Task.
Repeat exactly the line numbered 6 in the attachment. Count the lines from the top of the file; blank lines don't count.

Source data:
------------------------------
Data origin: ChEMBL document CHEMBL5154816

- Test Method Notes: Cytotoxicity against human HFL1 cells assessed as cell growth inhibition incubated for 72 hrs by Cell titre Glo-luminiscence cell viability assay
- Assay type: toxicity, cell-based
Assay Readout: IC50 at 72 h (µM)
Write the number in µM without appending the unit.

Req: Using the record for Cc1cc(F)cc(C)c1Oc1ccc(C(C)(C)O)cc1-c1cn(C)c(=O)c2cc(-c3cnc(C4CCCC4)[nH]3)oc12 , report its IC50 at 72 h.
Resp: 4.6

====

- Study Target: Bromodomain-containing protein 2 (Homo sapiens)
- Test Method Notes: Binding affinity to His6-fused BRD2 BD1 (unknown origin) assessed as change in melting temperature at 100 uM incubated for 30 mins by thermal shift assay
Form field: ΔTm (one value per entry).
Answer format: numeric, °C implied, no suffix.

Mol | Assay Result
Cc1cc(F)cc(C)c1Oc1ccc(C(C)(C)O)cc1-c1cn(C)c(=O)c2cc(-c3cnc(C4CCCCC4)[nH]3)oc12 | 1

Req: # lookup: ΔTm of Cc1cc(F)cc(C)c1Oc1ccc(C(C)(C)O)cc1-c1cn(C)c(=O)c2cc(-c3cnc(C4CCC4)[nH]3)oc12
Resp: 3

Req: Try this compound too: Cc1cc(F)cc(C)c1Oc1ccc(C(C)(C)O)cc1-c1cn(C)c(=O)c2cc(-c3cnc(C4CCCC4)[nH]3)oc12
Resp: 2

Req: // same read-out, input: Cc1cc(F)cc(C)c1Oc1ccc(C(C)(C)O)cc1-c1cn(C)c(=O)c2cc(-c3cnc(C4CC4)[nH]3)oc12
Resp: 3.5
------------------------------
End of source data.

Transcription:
Req: Using the record for Cc1cc(F)cc(C)c1Oc1ccc(C(C)(C)O)cc1-c1cn(C)c(=O)c2cc(-c3cnc(C4CCCC4)[nH]3)oc12 , report its IC50 at 72 h.